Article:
Spotlight on Graduating Chief Resident Dr. Lisa Cannon


Lisa Cannon, MD is a recently graduated member of the 2013 class at Columbia University Medical School’s Surgical Residency Program. Dr. Cannon began her studies at Columbia in 2008 and is currently pursuing a fellowship in colorectal surgery at the University of Chicago. Before she left, we caught up with her to learn about her experience at Columbia.

Q: Please tell us a little bit about yourself. How long were you a resident at Columbia? What was the focus of your residency?

Lisa Cannon, MD: I was a resident as part of Columbia’s Surgical Residency Program for five years, and when I first arrived for the program it was my first time in New York City. I am originally from just outside of Seattle, Washington but moved with my parents to South Dakota when I was fourteen. They still live there, so I consider myself from South Dakota. Living in New York City was definitely a new experience for me.

When I first began my residency I thought that I wanted to study thoracic surgery. However, during my third year I found myself really enjoying the work involved in general surgery, and then decided I would focus more on abdominal surgery. Finally, during my fourth year, I narrowed that down to a focus on colorectal surgery.

Q: What are your immediate plans following graduation from the Columbia Surgical Residency Program?

Dr. Cannon: I will be doing a one-year fellowship in colorectal surgery based out of the University of Chicago, working at their hospital as well as the affiliate hospital at Northwestern University. This is going to be a great opportunity for me because about 70% of the colorectal surgeries performed in Chicago are done at either of these two hospitals. I haven’t yet decided what I will be doing after the fellowship program, but I am hoping to eventually limit my practice to colorectal surgery.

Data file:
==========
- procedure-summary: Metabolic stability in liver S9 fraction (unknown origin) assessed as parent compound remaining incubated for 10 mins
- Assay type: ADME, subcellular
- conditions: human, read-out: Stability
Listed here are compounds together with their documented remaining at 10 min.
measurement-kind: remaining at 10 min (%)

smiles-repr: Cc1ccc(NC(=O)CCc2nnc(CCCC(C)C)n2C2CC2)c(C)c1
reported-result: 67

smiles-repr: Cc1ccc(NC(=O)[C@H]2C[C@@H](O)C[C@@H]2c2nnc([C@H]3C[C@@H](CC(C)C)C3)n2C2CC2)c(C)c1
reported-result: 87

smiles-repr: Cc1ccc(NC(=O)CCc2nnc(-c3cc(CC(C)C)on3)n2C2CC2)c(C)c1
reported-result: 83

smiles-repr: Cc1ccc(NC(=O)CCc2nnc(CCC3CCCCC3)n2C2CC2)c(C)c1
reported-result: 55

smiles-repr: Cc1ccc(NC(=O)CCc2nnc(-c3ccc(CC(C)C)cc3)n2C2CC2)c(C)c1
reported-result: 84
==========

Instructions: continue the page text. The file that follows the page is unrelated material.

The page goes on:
Q: What will you miss about your time as a resident here at Columbia?

Dr. Cannon in the Operating RoomDr. Cannon: I will definitely miss the other residents. Working cases with them in such a unique environment as New York City was a great experience. There is so much opportunity here, and I really appreciated working in a place like Columbia and working so closely with my fellow residents. I will miss that, and I will miss living in New York City as well.

Q: What advice would you give to a new resident at Columbia?

Dr. Cannon: My advice to new residents would be to take initiative and show that you can learn on your own. Your job as a resident is to figure problems out when presented with a challenge. Sometimes residents don’t think they can figure things out for themselves, but if they put their minds to it they can and doing so will make them that much better. Rather than expecting somebody else to always show you a task or perform a task for you, learn what is expected of you and learn the system; you will be that much better for it.

Q: What did you do to maintain balance in your life during your residency?

Dr. Cannon: I tried to make time for what I enjoy. I like to run and exercise, and I also enjoyed exploring New York City and the New York food scene. In addition, my fiancé graduated from the Surgical Residency program two years ago and it really helped to have somebody who could relate to your experiences and with whom you could talk out your problems from work. That was a big help for me.

Q: As a side note, what is your favorite food in New York?

Dr. Cannon: Being from South Dakota I had a lot of new food experiences in New York City, and living here has turned me into a bit of a foodie. For instance, before moving here I had never had Thai food. I also tried a lot of different seafood I had never eaten. There are a lot of foods here that you can’t find in South Dakota.